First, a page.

On to Charmain Solomans book The Complete Asian Cookbook. You might find a copy of this lurking around your mothers house, it's a classic and in it's day quite the work of art I would imagine. The Korean section is brief and a tad confusing. The recipes are very brief and lacking in the hallmarks of Korean cooking such as Kimchi. I always wonder with older books, if the disconnect is due to the fact the author had never been to the country or because they have adjusted the recipes to suit the availability of the ingredients at that point in time in the country the book was written for. I made the Beef Stew (Yukkae Jang Kuk) which involved slow cooking some beef and then stirring through a huge quantity of spring onions and some rice vermicilli. The end result was edible but the flavour combinations and the texture of the shredded beef and the rice vermicilli was a little strange. I haven't spotted anything like it in my modern Korean cookbooks and online the dish exists but not in the form presented in Charmain's book. So that one will forever remain a mystery to me but the whole purpose of cooking one cuisine for a week is to experience a range of perspectives on the food of a nation and Charmains perspective from a book written in 1976 is still relevant and worth exploring even if it is just a contrast to what is now available 42 years later and how much the world has opened up.

Things that surprised me from cooking Korean food:

How good it was. I ended up cooking Korean food for two weeks, not one week like originally planned and I ate leftovers every day and thoroughly enjoyed all of it.

The usage of sesame oil. Almost every dish we made was seasoned with sesame oil and the banchan were nearly swimming in it. I started to love sesame oil after visiting China where it is the primary ingredient in a dipping sauce widely served with hot pot. Unfortunately my husband finds it over- powering and slightly offensive but he made it through the two weeks despite it's ample usage.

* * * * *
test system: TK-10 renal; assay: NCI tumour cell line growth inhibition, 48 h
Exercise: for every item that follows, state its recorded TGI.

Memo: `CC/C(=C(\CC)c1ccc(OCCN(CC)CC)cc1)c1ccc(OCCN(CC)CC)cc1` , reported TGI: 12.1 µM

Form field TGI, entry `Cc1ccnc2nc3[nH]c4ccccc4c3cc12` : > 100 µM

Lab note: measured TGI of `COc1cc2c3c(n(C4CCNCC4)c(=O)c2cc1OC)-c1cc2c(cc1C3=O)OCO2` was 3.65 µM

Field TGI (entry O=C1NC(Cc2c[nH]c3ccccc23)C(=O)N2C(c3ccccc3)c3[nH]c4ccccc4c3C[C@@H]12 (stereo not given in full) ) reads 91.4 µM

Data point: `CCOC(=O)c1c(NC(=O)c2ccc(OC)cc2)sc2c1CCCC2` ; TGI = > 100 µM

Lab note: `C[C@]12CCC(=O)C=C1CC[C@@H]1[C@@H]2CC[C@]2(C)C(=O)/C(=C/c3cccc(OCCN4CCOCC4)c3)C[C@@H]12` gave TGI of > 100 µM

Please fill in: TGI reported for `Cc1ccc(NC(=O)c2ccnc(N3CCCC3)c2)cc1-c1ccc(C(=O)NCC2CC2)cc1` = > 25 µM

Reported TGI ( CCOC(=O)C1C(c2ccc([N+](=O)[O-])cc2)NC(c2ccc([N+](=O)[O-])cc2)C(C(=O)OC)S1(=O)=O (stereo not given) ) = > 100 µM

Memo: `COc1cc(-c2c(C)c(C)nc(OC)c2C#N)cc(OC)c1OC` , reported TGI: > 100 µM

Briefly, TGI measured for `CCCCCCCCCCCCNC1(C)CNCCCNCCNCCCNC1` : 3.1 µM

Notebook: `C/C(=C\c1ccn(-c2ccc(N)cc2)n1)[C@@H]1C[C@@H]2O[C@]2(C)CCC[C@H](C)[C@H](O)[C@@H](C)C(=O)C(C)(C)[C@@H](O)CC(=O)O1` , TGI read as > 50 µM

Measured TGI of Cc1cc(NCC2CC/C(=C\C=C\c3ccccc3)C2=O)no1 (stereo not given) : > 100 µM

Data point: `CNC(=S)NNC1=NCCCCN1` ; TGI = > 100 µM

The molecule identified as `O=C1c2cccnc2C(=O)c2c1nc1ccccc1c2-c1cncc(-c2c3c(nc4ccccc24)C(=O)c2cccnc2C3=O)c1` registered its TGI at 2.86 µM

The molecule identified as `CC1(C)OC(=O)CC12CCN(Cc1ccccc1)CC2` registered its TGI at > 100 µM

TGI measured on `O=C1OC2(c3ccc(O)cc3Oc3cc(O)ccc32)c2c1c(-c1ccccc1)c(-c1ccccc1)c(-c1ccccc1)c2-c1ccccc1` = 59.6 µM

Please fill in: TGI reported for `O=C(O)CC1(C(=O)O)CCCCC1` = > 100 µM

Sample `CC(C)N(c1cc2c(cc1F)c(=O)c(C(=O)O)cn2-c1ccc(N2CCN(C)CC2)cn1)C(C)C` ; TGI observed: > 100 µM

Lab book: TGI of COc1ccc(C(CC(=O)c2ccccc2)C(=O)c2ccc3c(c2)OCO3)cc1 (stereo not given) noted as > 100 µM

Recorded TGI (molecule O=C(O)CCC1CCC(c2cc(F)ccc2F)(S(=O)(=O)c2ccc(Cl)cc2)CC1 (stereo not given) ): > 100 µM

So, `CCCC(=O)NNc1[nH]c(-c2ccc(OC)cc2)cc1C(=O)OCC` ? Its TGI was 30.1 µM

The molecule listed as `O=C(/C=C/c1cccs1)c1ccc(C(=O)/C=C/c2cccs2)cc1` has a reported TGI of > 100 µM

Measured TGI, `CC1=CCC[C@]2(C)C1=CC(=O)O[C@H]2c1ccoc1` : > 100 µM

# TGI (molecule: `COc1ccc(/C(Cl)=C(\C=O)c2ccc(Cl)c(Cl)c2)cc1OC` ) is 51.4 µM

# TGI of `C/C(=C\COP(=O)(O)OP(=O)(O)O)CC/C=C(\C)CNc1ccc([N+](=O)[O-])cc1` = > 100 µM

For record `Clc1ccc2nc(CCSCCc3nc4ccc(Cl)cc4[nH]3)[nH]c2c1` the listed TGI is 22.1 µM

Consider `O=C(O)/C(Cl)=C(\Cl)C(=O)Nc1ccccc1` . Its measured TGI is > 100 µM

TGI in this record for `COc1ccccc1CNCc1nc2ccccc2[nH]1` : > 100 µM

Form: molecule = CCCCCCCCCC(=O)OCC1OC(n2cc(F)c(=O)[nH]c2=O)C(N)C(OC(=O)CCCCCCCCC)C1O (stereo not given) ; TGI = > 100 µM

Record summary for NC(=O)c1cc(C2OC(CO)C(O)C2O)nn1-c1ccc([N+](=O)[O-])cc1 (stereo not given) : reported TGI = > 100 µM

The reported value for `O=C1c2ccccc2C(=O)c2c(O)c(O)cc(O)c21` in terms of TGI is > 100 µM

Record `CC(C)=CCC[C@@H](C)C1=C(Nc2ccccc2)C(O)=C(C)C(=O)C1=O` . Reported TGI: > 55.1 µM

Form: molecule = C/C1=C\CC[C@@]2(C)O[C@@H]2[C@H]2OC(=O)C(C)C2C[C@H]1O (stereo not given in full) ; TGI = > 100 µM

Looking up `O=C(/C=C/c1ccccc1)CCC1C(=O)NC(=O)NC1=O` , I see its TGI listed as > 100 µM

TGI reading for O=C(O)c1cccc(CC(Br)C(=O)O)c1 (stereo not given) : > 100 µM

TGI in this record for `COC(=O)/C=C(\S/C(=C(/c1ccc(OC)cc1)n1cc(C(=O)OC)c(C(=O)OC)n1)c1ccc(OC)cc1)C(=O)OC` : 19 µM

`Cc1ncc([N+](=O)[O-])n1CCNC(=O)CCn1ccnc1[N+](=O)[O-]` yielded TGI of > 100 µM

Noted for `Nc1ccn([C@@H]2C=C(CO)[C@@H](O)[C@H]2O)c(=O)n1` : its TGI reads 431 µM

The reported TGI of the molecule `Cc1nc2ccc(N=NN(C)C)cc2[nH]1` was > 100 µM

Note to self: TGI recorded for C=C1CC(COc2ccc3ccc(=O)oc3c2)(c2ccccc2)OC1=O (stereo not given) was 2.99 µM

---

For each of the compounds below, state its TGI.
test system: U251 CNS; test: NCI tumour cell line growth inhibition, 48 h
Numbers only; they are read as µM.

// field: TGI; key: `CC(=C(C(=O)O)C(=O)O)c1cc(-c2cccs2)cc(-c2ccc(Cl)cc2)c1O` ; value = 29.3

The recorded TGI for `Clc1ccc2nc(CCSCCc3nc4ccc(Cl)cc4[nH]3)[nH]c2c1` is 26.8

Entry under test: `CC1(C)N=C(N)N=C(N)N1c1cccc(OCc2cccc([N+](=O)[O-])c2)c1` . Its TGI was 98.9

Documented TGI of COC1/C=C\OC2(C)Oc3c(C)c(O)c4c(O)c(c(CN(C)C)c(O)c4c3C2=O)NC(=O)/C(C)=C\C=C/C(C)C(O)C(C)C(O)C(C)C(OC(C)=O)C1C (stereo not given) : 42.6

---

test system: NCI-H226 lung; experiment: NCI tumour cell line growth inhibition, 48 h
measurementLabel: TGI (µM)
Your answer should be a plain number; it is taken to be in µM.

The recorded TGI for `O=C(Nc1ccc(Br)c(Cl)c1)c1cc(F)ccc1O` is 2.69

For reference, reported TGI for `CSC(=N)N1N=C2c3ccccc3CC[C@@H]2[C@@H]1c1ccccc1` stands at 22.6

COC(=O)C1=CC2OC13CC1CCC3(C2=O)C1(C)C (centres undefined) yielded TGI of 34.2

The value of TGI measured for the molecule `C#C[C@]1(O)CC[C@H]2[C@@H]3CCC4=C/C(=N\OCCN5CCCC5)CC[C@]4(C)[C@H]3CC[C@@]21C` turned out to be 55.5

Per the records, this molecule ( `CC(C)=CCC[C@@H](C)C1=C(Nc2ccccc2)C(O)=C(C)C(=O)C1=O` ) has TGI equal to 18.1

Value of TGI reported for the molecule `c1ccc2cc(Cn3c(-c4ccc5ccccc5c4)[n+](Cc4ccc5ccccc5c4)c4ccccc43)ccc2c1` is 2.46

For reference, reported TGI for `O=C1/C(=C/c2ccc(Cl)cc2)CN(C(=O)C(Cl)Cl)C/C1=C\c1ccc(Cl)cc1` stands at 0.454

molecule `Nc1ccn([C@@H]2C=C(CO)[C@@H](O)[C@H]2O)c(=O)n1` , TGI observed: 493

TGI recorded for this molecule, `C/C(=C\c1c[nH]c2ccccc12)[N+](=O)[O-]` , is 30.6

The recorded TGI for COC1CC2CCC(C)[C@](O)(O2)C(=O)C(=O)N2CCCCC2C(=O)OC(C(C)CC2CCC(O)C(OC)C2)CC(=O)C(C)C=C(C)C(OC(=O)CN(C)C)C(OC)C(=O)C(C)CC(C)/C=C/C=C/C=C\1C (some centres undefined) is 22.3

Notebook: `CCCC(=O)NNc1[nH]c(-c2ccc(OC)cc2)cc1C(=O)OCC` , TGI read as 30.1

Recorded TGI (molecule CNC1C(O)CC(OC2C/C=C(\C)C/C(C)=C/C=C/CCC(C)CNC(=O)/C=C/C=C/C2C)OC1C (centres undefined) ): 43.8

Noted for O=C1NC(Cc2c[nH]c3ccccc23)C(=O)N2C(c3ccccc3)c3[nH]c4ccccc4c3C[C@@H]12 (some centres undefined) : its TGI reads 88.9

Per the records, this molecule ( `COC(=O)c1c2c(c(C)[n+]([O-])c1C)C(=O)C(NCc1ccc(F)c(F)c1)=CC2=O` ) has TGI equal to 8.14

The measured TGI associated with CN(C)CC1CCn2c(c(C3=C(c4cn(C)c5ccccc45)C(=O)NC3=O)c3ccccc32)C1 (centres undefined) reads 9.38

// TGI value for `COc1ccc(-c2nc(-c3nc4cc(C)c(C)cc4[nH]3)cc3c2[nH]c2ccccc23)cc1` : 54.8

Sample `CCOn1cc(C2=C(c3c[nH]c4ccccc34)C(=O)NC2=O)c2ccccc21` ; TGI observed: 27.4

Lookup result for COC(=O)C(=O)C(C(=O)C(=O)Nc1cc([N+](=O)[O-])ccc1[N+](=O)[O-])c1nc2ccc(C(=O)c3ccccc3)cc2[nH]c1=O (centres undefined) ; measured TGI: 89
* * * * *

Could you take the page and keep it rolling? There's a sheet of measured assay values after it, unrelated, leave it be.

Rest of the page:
Once I got going it was not that intimidating. I took a few short cuts like purchasing Kimchi from a Korean grocer and not making my own. I also picked up bellflower root that was already marinated and a ready to serve as a banchan. This was primarily due to the fact that I could not find bellflower root in any other form but it was delicious and saved me making another banchan when I was already committed to a number of others.

I am a big rice eater and I normally stick to Jasmine rice with the occasional venture to Basmati for Indian cooking. The Koreans eat a short grained rice which I really enjoyed for a change. It is denser with a chewier texture and a little sticky. It pairs well with the robust flavours of Korean cooking.

Finding new asian grocery stores in Canberra including a huge one specialising in imported Korean ingredients. We had quite the adventure here and tried some horrendously expensive imported Korean alcoholic beverages as well as some chips that tasted like McDonalds apple pies. You know you are onto a good thing when you are the only white people in a supermarket, especially in Canberra.

Overall it was a very worthwhile two weeks. I have found dishes I would come back to again and again such as the pork and kimchi stew and the stir fried pork and I have stepped outside my comfort zone to find out that it's not really that scary on the other side.

Originally posted on Sunday, 22 July 2018 by